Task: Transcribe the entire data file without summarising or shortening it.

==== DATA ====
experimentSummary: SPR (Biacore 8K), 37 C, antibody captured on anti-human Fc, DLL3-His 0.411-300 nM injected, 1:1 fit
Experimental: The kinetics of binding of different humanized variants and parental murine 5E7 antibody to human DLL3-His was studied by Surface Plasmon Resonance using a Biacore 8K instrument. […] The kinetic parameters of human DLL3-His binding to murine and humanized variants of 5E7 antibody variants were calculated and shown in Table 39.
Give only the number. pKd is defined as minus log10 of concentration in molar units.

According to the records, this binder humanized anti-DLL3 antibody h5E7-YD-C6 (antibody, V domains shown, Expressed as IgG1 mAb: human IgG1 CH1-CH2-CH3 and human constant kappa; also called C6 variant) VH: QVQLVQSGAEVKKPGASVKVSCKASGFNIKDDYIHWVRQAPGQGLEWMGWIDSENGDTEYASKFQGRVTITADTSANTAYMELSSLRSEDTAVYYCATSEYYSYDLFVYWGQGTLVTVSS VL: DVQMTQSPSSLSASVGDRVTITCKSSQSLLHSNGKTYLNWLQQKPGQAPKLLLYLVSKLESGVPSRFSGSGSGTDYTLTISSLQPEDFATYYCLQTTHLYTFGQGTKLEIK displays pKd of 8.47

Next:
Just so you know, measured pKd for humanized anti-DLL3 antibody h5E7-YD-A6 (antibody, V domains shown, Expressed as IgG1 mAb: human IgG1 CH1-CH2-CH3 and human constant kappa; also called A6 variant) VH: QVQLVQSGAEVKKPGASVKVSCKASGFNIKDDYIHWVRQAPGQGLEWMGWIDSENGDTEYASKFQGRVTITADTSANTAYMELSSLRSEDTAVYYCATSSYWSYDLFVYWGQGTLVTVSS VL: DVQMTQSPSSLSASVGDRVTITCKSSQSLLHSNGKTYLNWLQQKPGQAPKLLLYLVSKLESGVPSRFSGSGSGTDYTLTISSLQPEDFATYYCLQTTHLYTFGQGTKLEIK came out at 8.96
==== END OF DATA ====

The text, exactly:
experimentSummary: SPR (Biacore 8K), 37 C, antibody captured on anti-human Fc, DLL3-His 0.411-300 nM injected, 1:1 fit
Experimental: The kinetics of binding of different humanized variants and parental murine 5E7 antibody to human DLL3-His was studied by Surface Plasmon Resonance using a Biacore 8K instrument. […] The kinetic parameters of human DLL3-His binding to murine and humanized variants of 5E7 antibody variants were calculated and shown in Table 39.
Give only the number. pKd is defined as minus log10 of concentration in molar units.

According to the records, this binder humanized anti-DLL3 antibody h5E7-YD-C6 (antibody, V domains shown, Expressed as IgG1 mAb: human IgG1 CH1-CH2-CH3 and human constant kappa; also called C6 variant) VH: QVQLVQSGAEVKKPGASVKVSCKASGFNIKDDYIHWVRQAPGQGLEWMGWIDSENGDTEYASKFQGRVTITADTSANTAYMELSSLRSEDTAVYYCATSEYYSYDLFVYWGQGTLVTVSS VL: DVQMTQSPSSLSASVGDRVTITCKSSQSLLHSNGKTYLNWLQQKPGQAPKLLLYLVSKLESGVPSRFSGSGSGTDYTLTISSLQPEDFATYYCLQTTHLYTFGQGTKLEIK displays pKd of 8.47

Next:
Just so you know, measured pKd for humanized anti-DLL3 antibody h5E7-YD-A6 (antibody, V domains shown, Expressed as IgG1 mAb: human IgG1 CH1-CH2-CH3 and human constant kappa; also called A6 variant) VH: QVQLVQSGAEVKKPGASVKVSCKASGFNIKDDYIHWVRQAPGQGLEWMGWIDSENGDTEYASKFQGRVTITADTSANTAYMELSSLRSEDTAVYYCATSSYWSYDLFVYWGQGTLVTVSS VL: DVQMTQSPSSLSASVGDRVTITCKSSQSLLHSNGKTYLNWLQQKPGQAPKLLLYLVSKLESGVPSRFSGSGSGTDYTLTISSLQPEDFATYYCLQTTHLYTFGQGTKLEIK came out at 8.96